Three Top Jihadists Dominate Sahel After Al-Qaeda Leader Death
Three leaders have been left dominating the jihadist insurgency in the Sahel, following the death of a top al-Qaeda commander in the West African state of Mali last week.
French forces killed Algerian national Abdelmalek Droukdel, the head of al-Qaeda in the Islamic Maghreb (AQIM), in a raid in northern Mali on Wednesday. The move will strike a blow to the organization, but other powerful al-Qaeda-linked leaders already operate in the semi-desert Sahel.
Droukdel’s death also comes at a time of increasing jihadist infighting, between al-Qaeda affiliates and Islamic-State-aligned militants.
Three jihadist leaders now loom large over the central Sahel: Iyad Ag Ghaly and Amadou Kouffa — who are both linked to al-Qaeda — and Adnan Abou Walid Sahraoui, who leads the region’s Islamic State group franchise.
Iyad Ag Ghaly
Iyad Ag Ghaly, who heads the powerful GSIM jihadist alliance, is a veteran of Mali’s internecine conflicts. An ethnic Tuareg from northern Mali, he first leapt onto the stage during a Tuareg rebellion during the 1990s.
After it subsided he went into business, before publically returning to militancy again in 2012, with a newly created group called Ansar Dine. That year, Tuareg separatists launched a rebellion in northern Mali, which was quickly commandeered by jihadists.
The event triggered a bloody conflict, which has now spread to the center of the country, and neighboring Burkina Faso and Niger.
At first allied to the separatists, Ag Ghaly’s Ansar Dine split from them and, alongside other jihadist groups, took control of several towns in northern Mali, until French forces drove Islamist fighters out in 2013.
Ansar Dine is a member of the jihadist alliance the Group to Support Islam and Muslims (GSIM), which also includes Amadou Koufa’s Katiba Macina and AQIM. Iyad Ag Ghaly leads this alliance.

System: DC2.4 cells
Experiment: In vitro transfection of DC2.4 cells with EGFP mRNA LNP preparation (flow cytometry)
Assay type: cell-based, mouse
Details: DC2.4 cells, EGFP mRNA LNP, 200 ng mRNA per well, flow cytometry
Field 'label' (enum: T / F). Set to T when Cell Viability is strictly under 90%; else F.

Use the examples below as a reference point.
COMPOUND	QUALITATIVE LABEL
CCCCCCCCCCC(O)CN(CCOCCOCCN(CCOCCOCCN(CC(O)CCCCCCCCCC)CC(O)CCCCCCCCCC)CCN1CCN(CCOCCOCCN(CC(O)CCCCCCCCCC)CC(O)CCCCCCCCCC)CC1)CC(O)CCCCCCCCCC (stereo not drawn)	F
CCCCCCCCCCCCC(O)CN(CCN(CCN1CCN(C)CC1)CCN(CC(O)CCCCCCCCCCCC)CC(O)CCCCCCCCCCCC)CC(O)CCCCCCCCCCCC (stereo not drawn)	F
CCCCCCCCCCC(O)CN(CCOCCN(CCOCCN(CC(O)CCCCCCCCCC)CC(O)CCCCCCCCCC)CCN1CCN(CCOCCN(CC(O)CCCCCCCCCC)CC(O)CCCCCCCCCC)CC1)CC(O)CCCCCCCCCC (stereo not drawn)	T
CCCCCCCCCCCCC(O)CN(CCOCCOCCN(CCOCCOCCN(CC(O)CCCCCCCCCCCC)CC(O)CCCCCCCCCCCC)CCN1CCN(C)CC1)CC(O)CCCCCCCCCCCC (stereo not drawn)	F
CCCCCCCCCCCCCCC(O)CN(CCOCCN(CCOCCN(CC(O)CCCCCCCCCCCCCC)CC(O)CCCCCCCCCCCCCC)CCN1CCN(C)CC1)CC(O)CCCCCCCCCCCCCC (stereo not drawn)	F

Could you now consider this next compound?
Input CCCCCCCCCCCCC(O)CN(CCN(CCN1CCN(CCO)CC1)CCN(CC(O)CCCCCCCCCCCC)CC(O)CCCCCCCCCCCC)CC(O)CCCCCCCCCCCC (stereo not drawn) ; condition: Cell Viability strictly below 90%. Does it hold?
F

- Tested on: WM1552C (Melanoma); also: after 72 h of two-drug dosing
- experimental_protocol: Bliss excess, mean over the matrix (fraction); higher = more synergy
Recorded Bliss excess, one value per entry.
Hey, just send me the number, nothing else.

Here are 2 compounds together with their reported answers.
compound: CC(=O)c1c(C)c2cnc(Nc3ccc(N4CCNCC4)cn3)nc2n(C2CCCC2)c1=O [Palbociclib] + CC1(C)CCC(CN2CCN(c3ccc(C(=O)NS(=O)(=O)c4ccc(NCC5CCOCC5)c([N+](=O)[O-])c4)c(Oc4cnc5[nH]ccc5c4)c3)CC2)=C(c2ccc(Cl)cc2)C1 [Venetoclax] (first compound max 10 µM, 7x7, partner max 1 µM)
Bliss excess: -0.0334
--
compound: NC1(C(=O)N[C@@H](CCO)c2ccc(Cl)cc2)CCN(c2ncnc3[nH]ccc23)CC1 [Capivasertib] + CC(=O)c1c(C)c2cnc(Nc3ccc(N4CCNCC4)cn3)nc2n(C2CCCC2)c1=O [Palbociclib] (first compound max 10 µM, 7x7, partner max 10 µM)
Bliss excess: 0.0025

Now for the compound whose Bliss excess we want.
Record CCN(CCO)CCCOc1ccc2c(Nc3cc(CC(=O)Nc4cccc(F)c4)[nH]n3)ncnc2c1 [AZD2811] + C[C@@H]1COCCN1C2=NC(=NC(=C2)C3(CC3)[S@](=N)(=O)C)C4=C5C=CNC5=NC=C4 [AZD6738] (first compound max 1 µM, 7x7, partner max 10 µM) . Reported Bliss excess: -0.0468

Jean-Pierre Filiu, a historian at Paris’ Science Po university, said the jihadist leader is now “the sole Sahel representative of the al-Qaeda’s supreme chief, Ayman Zawahiri.”
Amadou Kouffa, another leader within GSIM, is subordinate to Ag Ghaly, according to Filiu.
A firebrand Islamic preacher, Koufa’s influence has nonetheless continued to grow since founding the Katiba Macina militia in 2015. He has been accused of exploiting tensions between herders and sedentary farmers, and of inflaming ethnic tensions in central Mali — where Katina Macina has staged its attacks.
Central Mali has now become one of the main theatres for jihadist attacks in the Sahel. Massacres with an apparent ethnic motive are also common.
On Friday, some 30 people were killed in an ethnic Fulani village. A Fulani association has blamed the army for the killing, and on Saturday, Mali’s defense minister promised an investigation.
The pastoralist Fulani people are often accused of being close to jihadists, a perception which has led to tit-for-tat massacres between them and other ethnic groups.
Adnan Abou Walid Sahraoui
For former colonial power France, Adnan Abou Walid Sahraoui, is the most wanted jihadist in the Sahel. He heads a branch of the Islamic State group, which is highly active in the border region linking Mali, Burkina Faso, and Niger.
A former member of the Polisario Front, a Western-Sahara movement, Sahraoui rose to prominence when Mali’s north fell to rebels in 2012.
He was at that time a member of the Movement for Oneness and Jihad in West Africa (MUJAO) jihadist group, which was one of the militias that took control in the north. But Sahraoui declared his allegiance to the Islamic State group in 2015.
His militia has been highly active and has been blamed for a string of attacks in 2019 and this year.
In a first for the Sahel, it has also begun to fight al-Qaeda-linked groups, with several instances of inter-jihadist warfare occurring this year.